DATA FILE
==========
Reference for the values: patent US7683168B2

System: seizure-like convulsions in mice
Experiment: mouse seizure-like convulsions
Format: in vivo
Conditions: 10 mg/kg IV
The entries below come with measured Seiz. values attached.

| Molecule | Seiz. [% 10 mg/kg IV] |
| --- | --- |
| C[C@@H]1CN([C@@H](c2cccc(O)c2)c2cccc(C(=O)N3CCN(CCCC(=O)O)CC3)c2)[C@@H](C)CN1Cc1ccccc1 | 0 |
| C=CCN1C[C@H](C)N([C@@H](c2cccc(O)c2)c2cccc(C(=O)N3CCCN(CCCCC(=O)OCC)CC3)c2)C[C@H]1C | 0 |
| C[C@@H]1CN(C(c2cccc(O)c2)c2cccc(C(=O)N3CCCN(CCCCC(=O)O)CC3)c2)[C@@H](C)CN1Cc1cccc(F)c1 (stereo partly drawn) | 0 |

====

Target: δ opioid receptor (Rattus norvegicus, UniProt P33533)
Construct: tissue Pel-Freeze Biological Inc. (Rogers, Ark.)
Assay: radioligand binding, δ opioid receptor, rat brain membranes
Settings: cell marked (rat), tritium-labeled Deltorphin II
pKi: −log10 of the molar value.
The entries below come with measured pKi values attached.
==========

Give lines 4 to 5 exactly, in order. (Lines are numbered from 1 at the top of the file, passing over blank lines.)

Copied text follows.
Format: in vivo
Conditions: 10 mg/kg IV